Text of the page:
Day-tripping in Grant Park

Destination festivals, which is, I suppose, what Lollapalooza has become, are generally a grab bag. Excellent performances marred by poor sound, or crummy circumstance; lots of chafe with the wheat, so to speak. The festival that seemed to sort of mark Lolla's permanence this past summer was no exception. All in all, I thought it lacked the intimacy and excitement of the first years fest, though there were good performances (Andrew Bird, Lyrics Born, Mates of State) and a few surprises (Matisyahu). For me, however, the crowning moment of this years Lollapalooza, and perhaps my favorite festival moment of the summer, was Broken Social Scene's performance at the end of day three. After much praise from my music literati friends, it was the first time in recent memory that a band has outstripped my expectations. The set turned in by this Canadian collective can best be described as well organized chaos, and the energy was terrific. Perhaps in an attempt to make up for their too-short time slot, the band roared through their twilight set with an artful intensity that sold me, lock, stock and barrel. For those who missed it, or for those who were lucky enough to catch it, Lollapalooza offered three of the songs from the set in an excellent iTunes download that is worth checking out.
-Dan Snedigar


Britt Daniel of Spoon, Pitchfork Music Festival, July 30, 2006. (photo by Nathaniel Grotte)

Damien Rice: Show up or Blow up?

December's two-night Damien Rice gig at The Vic was nervous-making. Rice had come through Chicago earlier this year as an opener for Fiona Apple at Northerly Island, but this was, to my knowledge, his first headlining gig since his solo tour of 2004, on which his Chicago date at the Riviera had been a little tense (I wrote about at the time at my blog). So I was worried going in with my tickets to the second night of his stay: had the first night gone well? Would the audience be respectful, or would it be full of those tools who treat a concert venue like it's a nightclub with a really expensive cover? Was the intense little Irishman going to blow up?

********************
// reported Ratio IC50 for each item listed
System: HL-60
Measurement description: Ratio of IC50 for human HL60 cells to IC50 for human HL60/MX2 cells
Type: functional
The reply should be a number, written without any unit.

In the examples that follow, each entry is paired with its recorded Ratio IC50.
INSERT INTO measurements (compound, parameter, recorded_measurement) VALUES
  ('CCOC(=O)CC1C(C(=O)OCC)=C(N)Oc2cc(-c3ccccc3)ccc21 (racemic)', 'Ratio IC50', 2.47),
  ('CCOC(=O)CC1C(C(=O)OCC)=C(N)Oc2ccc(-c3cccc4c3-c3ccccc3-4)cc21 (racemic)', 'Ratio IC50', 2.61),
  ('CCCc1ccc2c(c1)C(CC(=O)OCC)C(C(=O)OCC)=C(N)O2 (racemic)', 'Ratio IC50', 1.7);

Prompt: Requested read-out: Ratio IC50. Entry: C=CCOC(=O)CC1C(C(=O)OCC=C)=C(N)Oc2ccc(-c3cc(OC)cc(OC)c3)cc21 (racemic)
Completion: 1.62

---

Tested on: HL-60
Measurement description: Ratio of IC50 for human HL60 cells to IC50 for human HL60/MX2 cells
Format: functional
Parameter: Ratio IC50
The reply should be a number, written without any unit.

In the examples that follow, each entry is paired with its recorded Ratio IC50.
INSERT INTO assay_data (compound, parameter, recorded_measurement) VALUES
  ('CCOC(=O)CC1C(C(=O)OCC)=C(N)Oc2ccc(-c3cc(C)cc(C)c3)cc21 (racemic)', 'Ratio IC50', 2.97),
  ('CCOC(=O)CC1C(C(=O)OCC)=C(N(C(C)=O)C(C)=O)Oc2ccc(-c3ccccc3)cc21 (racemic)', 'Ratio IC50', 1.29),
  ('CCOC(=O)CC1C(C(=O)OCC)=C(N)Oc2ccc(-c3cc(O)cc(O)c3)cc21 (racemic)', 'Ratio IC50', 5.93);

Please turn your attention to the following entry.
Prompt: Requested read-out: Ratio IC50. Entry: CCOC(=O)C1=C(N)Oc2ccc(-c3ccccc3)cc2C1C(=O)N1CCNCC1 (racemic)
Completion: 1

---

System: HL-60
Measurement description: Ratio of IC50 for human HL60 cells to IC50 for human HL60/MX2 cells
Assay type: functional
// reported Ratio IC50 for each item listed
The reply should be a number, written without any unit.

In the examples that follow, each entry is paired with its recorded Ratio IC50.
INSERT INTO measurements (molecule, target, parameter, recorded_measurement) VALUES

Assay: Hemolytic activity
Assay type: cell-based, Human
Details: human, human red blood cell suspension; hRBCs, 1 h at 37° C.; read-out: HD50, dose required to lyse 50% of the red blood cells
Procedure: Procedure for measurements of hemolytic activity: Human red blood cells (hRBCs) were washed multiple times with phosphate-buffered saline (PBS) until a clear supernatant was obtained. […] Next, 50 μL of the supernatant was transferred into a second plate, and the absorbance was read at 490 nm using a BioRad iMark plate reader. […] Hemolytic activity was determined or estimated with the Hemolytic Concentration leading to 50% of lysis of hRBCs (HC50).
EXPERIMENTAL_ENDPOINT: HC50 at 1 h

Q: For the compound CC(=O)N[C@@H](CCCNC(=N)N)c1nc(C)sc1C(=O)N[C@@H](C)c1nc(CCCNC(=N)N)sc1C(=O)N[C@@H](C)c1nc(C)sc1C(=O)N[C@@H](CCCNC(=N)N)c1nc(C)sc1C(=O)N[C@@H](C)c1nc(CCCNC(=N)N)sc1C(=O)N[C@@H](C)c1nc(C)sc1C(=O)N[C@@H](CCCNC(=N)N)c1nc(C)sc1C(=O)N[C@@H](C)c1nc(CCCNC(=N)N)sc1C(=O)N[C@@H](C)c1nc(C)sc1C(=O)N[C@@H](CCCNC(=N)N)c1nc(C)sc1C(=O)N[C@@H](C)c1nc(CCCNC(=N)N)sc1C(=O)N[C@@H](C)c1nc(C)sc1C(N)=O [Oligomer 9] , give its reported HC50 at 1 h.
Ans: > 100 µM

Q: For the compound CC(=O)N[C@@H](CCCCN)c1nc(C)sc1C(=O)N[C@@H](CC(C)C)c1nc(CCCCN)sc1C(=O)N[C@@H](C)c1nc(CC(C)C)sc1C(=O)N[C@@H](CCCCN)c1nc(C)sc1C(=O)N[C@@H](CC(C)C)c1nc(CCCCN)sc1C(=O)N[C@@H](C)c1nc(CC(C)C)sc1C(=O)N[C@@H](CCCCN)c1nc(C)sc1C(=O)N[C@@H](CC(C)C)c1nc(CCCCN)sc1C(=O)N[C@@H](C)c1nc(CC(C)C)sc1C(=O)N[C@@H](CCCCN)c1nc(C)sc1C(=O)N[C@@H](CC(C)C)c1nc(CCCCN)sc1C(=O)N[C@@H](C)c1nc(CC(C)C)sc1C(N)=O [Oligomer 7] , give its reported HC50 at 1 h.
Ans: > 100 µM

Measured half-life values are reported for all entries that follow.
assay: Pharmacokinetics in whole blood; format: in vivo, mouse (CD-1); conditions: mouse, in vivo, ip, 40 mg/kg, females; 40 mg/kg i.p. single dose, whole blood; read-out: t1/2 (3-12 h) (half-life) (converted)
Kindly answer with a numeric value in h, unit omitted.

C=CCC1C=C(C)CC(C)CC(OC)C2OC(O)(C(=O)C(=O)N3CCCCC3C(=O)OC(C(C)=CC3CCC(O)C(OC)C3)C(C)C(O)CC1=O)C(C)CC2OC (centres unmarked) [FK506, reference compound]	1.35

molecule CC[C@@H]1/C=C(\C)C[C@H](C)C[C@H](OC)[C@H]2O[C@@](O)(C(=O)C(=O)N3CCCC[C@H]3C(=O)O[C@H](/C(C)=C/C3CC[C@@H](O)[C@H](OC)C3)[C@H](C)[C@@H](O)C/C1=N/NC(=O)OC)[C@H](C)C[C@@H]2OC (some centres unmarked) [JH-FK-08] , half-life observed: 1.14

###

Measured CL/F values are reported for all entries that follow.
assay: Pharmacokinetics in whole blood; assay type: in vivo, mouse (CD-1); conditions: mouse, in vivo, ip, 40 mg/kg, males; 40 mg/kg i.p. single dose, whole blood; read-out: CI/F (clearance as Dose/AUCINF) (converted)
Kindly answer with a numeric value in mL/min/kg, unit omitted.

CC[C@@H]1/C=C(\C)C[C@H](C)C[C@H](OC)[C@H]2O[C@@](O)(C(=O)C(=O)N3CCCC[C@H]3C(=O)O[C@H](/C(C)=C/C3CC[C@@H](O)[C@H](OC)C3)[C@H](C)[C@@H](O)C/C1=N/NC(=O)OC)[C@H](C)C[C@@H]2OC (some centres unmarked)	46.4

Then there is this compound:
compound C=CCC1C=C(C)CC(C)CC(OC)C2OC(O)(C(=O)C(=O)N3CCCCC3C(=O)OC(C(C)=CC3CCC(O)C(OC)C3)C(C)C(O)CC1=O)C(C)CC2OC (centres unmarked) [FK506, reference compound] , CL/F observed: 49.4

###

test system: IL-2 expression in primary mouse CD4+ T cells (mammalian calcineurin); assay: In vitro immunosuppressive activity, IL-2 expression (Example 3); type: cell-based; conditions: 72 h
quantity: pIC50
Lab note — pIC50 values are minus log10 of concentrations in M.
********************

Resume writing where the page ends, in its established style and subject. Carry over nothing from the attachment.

The show ended up being perfectly wonderful, the best stand-alone concert I saw all year. There are two factors that changed between 2004 and 2006. The Vic is a slightly smaller space than the Aragon, and more importantly, Jam went with reserved seating for the December shows, which is really more appropriate for an artist like Rice. Secondly, Rice has developed a sense of humor about himself. The 2004 tour was in support of his first studio album, and he was still quite self-serious—the first time he addressed the audience at the Riviera was to request that those who were talking kindly fuck off, and that was five songs into his set. In December at The Vic, Rice went for full-on banter, telling stories and jokes between almost every song. The fifth song of this set, in fact, was a boppy little number about being "a stormy little singer," which he prefaced with a story about the artistic temperament and, basically, what a lot of shite it is. He'd spent a lot of energy at the time of his first album getting worked up about the way audiences reacted or the way the media portrayed him. His philosophy now? "Fuck it." It seems to be working.
-Kris Vire

Remember when this guy had tendinitis?

At first glance, Jon Brion listed at Intonation wouldn't appear to raise any eyebrows. This was a guy known primarily for film scores and production credits instead of his own music. To fans, though, this was a monumental occasion because Brion had recently cancelled his weekly residency due to tendinitis. He also rarely played away from the west coast.

Beginning a few minutes late (on what was otherwise a punctual weekend), Brion announced that there was no set list and the requests spewed forth. After playing a couple songs on guitar, he moved to the drums where the Jon Brion show really began. This is where he builds songs by playing an instrument live, looping a sample of it, and doing the same for every other instrument needed to create the song until he can play yet another track over it while singing, too. Watching this mad scientist work his magic is truly remarkable. (In this YouTube clip, you can see him finishing a piano track before moving on to create another guitar track.) When in need of live accompaniment, he brought out Benmont Tench (Tom Petty's pianist) and Glenn Kotche (Wilco's drummer). In addition to his own material, songs covered included some by Bob Dylan, the Beatles, the Kinks, the Zombies, and Billie Holiday. If not the best performance at Intonation, it was certainly one of the few that people were still discussing weeks (months?) later. Just think of what they would've said if he'd had two healthy hands.
-James Ziegenfus